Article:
cer. At least, they will serve to fill a niche and
drown that unmerciful and ncTer-cndingcry of tlio
imp, "more copy I" It is as much, therefore, with
a desire to relieve the locum tenet, as anything-else,
that this attempt at scribbling is made.
The passengers this morning consisted princi?
pally of members and candidates for the various
offices within the gift of the Legislature. Acces?
sions were made to each class at almost every sta?
tion, and by the time we readied the city, die cars
were quite filled with obedient servants and lordly
masters. About one-half the members from the
up-country came down to-day, and something near
that proportion of the low-country representatives
are here. The principal topic among all has been
the expected political events of the next few weeks
The subject is talked of with that gravity and
feeling which become tho startling aspect of the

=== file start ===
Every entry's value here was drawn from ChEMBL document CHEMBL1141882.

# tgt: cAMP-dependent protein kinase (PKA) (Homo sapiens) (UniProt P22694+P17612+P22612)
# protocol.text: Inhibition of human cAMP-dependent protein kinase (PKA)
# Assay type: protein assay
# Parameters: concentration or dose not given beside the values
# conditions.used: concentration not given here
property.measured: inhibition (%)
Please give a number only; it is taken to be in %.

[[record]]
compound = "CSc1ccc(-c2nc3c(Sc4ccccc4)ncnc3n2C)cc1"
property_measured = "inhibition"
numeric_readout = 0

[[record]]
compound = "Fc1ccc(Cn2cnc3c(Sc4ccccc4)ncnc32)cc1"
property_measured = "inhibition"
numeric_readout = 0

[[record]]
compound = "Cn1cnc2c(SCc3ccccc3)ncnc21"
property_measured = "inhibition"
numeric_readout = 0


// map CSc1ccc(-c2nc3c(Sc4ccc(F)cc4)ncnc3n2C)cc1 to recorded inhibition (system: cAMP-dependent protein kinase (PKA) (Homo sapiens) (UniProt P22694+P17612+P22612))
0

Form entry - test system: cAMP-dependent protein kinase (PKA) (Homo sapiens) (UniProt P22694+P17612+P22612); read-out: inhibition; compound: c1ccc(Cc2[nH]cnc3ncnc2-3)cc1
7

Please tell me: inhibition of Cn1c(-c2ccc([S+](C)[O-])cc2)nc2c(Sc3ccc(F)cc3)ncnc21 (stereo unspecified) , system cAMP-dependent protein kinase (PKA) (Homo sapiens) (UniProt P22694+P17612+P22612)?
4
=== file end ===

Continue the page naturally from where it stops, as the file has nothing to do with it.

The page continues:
times, and every one seems deeply impressed with
the importance and responsibility of his station as
a citizen of this proud commonwealth?one that
commanda so much respect from those allied to her
in interes:, and receives her full share of denun?
ciation and bitter abuse from the common enemy.
So far as 1 am able to judge, there is no disposi?
tion to rererse the policy of South Carolina?we
might say, the settled policy, or, as expressed by
resolution of the General Assembly last winter,
"still defjring to her sister Southern States," she
stands reidy at a moments warning to dissolve the
ties that bind her to the Federal Union, and unite